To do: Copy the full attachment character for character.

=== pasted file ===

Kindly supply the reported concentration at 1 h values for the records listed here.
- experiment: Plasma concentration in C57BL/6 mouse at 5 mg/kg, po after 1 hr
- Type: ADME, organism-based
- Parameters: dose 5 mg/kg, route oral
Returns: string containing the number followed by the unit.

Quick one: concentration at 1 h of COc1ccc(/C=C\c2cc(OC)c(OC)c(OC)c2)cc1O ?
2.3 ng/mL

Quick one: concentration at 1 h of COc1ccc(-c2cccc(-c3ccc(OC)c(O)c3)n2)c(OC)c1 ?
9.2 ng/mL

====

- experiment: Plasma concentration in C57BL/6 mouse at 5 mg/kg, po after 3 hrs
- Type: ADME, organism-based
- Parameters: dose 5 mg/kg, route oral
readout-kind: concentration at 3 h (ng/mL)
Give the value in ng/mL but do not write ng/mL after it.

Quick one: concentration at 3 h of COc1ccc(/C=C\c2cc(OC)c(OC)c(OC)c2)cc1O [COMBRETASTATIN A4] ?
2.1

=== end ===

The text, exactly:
Kindly supply the reported concentration at 1 h values for the records listed here.
- experiment: Plasma concentration in C57BL/6 mouse at 5 mg/kg, po after 1 hr
- Type: ADME, organism-based
- Parameters: dose 5 mg/kg, route oral
Returns: string containing the number followed by the unit.

Quick one: concentration at 1 h of COc1ccc(/C=C\c2cc(OC)c(OC)c(OC)c2)cc1O ?
2.3 ng/mL

Quick one: concentration at 1 h of COc1ccc(-c2cccc(-c3ccc(OC)c(O)c3)n2)c(OC)c1 ?
9.2 ng/mL

====

- experiment: Plasma concentration in C57BL/6 mouse at 5 mg/kg, po after 3 hrs
- Type: ADME, organism-based
- Parameters: dose 5 mg/kg, route oral
readout-kind: concentration at 3 h (ng/mL)
Give the value in ng/mL but do not write ng/mL after it.

Quick one: concentration at 3 h of COc1ccc(/C=C\c2cc(OC)c(OC)c(OC)c2)cc1O [COMBRETASTATIN A4] ?
2.1